Road to the Series
Moving on to game modes, again it’s a mixed bag. There are various mini-games -- some are fun, some aren’t. There is also the standard exhibition option, and the Tournament mode, which has you take a team from regional qualifier to the actual World Series itself.
What’s nice about this mode is that it allows you to customize a team, including the player names, the equipment, the uniform color and the logo. It’s not terribly replete with options, but it’s probably good enough for your son or daughter -- yes, there are girls in this game -- and the customization options should be deep enough to allow your children to re-create their own Little League team.
One player on a team is the "Star Player" -- essentially it just gives the specified player a little extra power when using the boosts. Frankly, I didn’t find myself using the third level of power that often, so I rarely saw the Star Player’s special ability. However, I do know that the power is the same for every Star Player.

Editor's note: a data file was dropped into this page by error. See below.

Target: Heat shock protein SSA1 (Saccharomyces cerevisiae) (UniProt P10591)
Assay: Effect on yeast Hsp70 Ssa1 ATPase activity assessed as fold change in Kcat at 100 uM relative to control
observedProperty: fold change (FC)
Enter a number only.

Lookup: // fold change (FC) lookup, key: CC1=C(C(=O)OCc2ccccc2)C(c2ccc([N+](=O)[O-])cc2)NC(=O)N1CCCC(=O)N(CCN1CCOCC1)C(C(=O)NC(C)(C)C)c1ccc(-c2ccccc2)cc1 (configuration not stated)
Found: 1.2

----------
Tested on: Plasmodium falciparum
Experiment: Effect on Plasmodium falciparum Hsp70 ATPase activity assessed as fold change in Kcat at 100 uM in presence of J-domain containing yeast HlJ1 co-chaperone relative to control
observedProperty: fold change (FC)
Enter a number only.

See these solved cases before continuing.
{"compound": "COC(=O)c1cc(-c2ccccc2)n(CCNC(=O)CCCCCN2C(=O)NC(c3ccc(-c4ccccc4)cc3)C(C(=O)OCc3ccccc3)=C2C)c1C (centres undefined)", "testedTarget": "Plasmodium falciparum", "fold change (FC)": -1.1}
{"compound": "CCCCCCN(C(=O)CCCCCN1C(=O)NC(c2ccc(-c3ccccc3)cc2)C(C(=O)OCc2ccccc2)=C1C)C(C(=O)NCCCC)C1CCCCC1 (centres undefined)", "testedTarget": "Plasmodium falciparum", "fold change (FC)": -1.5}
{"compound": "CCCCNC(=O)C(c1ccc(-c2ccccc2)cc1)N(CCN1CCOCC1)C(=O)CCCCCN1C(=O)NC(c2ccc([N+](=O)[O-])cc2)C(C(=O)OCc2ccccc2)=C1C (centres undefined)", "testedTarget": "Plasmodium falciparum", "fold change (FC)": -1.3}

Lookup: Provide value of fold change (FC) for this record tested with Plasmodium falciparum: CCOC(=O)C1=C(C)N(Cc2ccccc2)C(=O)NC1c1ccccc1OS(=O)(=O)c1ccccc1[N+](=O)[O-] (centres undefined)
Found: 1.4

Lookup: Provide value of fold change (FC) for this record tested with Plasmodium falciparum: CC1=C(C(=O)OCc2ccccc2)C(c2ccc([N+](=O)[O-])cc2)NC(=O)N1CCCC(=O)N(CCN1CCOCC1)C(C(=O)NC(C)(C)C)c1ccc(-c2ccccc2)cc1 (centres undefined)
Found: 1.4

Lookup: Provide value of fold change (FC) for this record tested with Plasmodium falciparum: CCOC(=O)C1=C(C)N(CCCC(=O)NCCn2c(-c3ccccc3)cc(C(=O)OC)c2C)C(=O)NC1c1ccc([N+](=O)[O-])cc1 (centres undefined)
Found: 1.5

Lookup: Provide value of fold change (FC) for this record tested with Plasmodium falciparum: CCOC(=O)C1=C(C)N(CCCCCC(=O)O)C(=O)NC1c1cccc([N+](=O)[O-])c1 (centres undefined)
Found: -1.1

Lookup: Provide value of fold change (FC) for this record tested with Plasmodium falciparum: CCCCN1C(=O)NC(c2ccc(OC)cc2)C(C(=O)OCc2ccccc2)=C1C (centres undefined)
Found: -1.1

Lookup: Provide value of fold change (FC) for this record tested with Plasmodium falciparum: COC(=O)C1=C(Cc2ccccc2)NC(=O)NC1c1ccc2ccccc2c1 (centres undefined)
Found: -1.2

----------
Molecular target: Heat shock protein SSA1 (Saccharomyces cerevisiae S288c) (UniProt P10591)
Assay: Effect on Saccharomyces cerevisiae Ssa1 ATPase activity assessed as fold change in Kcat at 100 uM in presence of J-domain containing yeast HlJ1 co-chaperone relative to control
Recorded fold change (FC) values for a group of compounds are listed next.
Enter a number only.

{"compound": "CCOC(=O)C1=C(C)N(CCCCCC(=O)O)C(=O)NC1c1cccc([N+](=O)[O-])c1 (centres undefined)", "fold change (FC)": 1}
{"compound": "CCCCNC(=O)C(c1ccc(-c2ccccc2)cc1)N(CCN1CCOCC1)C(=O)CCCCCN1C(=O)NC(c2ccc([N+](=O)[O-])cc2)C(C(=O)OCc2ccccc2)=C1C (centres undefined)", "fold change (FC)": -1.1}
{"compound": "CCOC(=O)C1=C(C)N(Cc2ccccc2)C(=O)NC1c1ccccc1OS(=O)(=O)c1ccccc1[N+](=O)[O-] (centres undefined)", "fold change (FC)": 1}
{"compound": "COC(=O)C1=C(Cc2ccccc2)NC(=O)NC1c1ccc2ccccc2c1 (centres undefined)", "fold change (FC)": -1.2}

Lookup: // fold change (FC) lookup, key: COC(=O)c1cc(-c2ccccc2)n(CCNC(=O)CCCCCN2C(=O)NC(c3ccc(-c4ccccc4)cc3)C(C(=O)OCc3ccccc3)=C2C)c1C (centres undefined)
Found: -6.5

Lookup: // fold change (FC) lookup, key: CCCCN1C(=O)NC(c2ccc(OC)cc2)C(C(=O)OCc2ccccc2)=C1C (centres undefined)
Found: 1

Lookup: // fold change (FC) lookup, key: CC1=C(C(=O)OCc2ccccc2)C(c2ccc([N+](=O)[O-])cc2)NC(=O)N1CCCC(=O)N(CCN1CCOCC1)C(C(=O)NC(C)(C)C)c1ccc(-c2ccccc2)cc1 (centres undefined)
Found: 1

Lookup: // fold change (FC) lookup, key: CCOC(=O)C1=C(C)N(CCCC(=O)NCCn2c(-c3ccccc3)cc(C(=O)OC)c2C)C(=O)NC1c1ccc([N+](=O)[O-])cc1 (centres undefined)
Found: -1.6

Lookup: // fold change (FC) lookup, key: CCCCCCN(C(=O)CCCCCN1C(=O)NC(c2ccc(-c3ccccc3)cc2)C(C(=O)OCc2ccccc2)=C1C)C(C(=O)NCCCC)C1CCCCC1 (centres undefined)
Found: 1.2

As you progress through the tournament, you can earn points which can increase individual or team attributes. My Star Player was not necessarily the best player at the end of the tournament.
Also of note is a card system, not unlike the old Madden Cards. They can be used to change your team’s abilities or to handicap the opponent. They are unlocked over a period of time, and each card is added to a collection.
No Perfect Game
Overall, this game was a pleasant experience, especially when compared to Backyard Baseball (a series I used to adore). However, it has its share of problems, too.
First, there are some quirky controls. While the pitching is gesture-based, it still relies on a meter (not hand speed) to determine pitch effectiveness. You twist your wrist for pitch movement, to varying degrees of success.
Baserunning is not at all intuitive when set to manual control. (I often set it to assisted or easy to ease my frustration.)